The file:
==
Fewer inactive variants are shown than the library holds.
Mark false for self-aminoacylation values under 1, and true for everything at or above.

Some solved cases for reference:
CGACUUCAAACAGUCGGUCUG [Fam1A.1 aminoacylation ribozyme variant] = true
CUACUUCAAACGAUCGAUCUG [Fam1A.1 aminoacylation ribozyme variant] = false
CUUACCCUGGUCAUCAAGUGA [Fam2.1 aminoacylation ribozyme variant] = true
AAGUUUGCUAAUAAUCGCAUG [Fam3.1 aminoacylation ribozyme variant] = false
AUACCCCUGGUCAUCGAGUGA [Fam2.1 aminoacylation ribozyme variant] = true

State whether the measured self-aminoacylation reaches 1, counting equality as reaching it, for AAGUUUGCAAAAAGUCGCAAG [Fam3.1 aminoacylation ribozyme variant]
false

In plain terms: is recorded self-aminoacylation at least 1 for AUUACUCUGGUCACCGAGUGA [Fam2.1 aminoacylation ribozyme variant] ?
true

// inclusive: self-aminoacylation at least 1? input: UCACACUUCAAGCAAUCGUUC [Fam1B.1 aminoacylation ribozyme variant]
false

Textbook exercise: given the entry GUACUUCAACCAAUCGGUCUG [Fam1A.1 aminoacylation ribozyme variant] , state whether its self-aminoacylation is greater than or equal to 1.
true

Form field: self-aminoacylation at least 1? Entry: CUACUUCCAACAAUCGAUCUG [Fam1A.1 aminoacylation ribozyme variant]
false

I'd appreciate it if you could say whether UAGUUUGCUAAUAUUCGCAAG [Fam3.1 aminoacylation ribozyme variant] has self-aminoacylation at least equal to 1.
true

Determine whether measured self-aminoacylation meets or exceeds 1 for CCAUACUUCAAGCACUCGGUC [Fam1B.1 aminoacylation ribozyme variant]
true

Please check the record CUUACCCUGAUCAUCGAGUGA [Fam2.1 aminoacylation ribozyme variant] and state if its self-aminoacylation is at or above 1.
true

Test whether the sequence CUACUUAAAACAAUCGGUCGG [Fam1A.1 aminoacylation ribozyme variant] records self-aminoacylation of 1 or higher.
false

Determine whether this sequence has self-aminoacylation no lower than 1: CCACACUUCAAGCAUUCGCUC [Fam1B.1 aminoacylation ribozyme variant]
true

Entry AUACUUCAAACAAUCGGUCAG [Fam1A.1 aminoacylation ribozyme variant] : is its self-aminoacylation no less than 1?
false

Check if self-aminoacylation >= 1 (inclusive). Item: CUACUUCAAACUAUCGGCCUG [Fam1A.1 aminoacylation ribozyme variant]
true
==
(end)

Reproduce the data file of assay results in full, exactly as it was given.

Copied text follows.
Fewer inactive variants are shown than the library holds.
Mark false for self-aminoacylation values under 1, and true for everything at or above.

Some solved cases for reference:
CGACUUCAAACAGUCGGUCUG [Fam1A.1 aminoacylation ribozyme variant] = true
CUACUUCAAACGAUCGAUCUG [Fam1A.1 aminoacylation ribozyme variant] = false
CUUACCCUGGUCAUCAAGUGA [Fam2.1 aminoacylation ribozyme variant] = true
AAGUUUGCUAAUAAUCGCAUG [Fam3.1 aminoacylation ribozyme variant] = false
AUACCCCUGGUCAUCGAGUGA [Fam2.1 aminoacylation ribozyme variant] = true

State whether the measured self-aminoacylation reaches 1, counting equality as reaching it, for AAGUUUGCAAAAAGUCGCAAG [Fam3.1 aminoacylation ribozyme variant]
false

In plain terms: is recorded self-aminoacylation at least 1 for AUUACUCUGGUCACCGAGUGA [Fam2.1 aminoacylation ribozyme variant] ?
true

// inclusive: self-aminoacylation at least 1? input: UCACACUUCAAGCAAUCGUUC [Fam1B.1 aminoacylation ribozyme variant]
false

Textbook exercise: given the entry GUACUUCAACCAAUCGGUCUG [Fam1A.1 aminoacylation ribozyme variant] , state whether its self-aminoacylation is greater than or equal to 1.
true

Form field: self-aminoacylation at least 1? Entry: CUACUUCCAACAAUCGAUCUG [Fam1A.1 aminoacylation ribozyme variant]
false

I'd appreciate it if you could say whether UAGUUUGCUAAUAUUCGCAAG [Fam3.1 aminoacylation ribozyme variant] has self-aminoacylation at least equal to 1.
true

Determine whether measured self-aminoacylation meets or exceeds 1 for CCAUACUUCAAGCACUCGGUC [Fam1B.1 aminoacylation ribozyme variant]
true

Please check the record CUUACCCUGAUCAUCGAGUGA [Fam2.1 aminoacylation ribozyme variant] and state if its self-aminoacylation is at or above 1.
true

Test whether the sequence CUACUUAAAACAAUCGGUCGG [Fam1A.1 aminoacylation ribozyme variant] records self-aminoacylation of 1 or higher.
false

Determine whether this sequence has self-aminoacylation no lower than 1: CCACACUUCAAGCAUUCGCUC [Fam1B.1 aminoacylation ribozyme variant]
true

Entry AUACUUCAAACAAUCGGUCAG [Fam1A.1 aminoacylation ribozyme variant] : is its self-aminoacylation no less than 1?
false

Check if self-aminoacylation >= 1 (inclusive). Item: CUACUUCAAACUAUCGGCCUG [Fam1A.1 aminoacylation ribozyme variant]
true